Climate activists should recognise that the historic protests we have witnessed in the UK during the pandemic, organised so swiftly and at such a large scale despite the odds, are crucial examples to follow and learn from if we want to regain momentum to push for ambitious climate plans.

Going digital does not have to mean we allow the connections and communities formed pre-pandemic to wither away.

Instead we need to take advantage of the tools social media and the online world has to offer; that we can sift through digital archives and bring out deeply inspiring moments from past demonstrations and actions is a gift, one which allows us to comfort and re-empower those who feel abandoned without the socialisation and bonding of the pre-pandemic era.

Online collaborations, networks and connections have not replaced physical social interaction, but they have allowed young people to find a base online to organise from and feel buffered by.

Political enfranchisement and the ability to participate in activist circles and organisations has not always been accessible to everyone, nor has it ever been so globalised.

During this pandemic, we have seen connections made on a formerly unimaginable international scale, uniting those isolating at home with those marching and demonstrating.

This is a turning point with the most serious stakes of climate devastation: we can fall into immobility, trapped by terrifying eco-anxiety intertwined with Covid restrictions that have pushed too many further into feeling isolated from activism and campaigning – or we can use our one-click connections now made accessible everywhere, to everyone, to welcome even the youngest among us into the fight for climate justice.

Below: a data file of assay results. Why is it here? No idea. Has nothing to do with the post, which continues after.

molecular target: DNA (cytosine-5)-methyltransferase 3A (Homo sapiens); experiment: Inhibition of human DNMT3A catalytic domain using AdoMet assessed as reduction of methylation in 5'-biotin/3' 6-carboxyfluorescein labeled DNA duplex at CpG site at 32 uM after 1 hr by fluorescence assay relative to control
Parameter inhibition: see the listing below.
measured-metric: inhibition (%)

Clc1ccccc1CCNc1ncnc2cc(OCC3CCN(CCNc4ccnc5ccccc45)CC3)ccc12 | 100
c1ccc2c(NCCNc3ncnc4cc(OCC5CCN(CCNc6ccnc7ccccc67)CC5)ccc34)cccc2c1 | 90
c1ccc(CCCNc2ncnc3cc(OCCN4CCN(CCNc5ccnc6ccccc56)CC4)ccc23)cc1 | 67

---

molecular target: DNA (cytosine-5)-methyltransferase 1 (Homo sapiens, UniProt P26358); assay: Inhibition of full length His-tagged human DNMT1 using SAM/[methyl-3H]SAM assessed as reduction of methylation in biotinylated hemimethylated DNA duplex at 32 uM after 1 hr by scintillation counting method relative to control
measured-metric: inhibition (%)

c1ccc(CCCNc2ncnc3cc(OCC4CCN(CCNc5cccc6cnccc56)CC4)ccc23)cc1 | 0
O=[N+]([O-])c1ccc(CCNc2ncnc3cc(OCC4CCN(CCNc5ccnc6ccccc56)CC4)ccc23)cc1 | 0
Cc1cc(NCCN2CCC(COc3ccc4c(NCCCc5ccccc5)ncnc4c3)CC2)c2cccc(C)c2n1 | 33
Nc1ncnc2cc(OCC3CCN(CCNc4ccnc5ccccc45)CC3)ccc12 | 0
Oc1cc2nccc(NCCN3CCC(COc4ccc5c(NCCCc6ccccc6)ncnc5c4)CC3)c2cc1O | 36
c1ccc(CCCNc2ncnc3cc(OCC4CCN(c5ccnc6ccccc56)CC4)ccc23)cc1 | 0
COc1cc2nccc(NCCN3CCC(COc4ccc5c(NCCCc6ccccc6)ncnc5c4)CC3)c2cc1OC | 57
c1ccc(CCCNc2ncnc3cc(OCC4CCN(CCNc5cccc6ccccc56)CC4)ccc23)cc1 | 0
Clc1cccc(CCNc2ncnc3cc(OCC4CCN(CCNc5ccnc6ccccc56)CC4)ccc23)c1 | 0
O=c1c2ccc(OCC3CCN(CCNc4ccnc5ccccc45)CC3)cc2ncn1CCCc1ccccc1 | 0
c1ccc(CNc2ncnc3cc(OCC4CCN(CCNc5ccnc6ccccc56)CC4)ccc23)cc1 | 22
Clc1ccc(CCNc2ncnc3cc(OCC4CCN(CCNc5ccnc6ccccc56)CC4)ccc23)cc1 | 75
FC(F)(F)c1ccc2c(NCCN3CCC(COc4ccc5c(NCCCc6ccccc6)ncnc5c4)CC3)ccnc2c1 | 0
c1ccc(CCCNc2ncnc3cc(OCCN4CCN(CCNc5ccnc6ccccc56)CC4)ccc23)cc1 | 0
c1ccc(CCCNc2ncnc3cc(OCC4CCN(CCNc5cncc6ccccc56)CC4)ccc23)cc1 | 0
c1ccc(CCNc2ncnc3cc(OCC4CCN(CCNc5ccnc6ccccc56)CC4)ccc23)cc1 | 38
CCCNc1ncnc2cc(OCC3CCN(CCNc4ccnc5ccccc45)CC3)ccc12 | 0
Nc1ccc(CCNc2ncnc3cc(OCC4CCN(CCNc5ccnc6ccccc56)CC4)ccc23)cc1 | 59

What The Connor Brothers Say

Pre the world going to shit with Covid, the world was already going to shit, in a far more urgent and catastrophic way, with climate change.

Fighting it requires individual, local, national and international action and co-operation, and it’d be easy to leave the problem to others, and assume that our individual actions can’t make a difference. Noga is evidence that they can.

They are one of the leading figures in The UK Student Climate Change Network, and were instrumental in organising the student climate change strikes, which saw tens of thousands of young people march in protest against the lack of action by older generations about an issue that will define their collective future. Otherwise known as bunking off double maths.

Noga Levy-Rapoport is a 19-year-old award-winning climate justice activist, freelance campaigner, speaker and organiser of the 2019 UK school climate strikes.

This article is from the exclusive Connor Brothers takeover of The Big Issue, which is out now. Get the special edition, full of custom artwork and sure to be a collector’s item, from your local vendor or from The Big Issue Shop.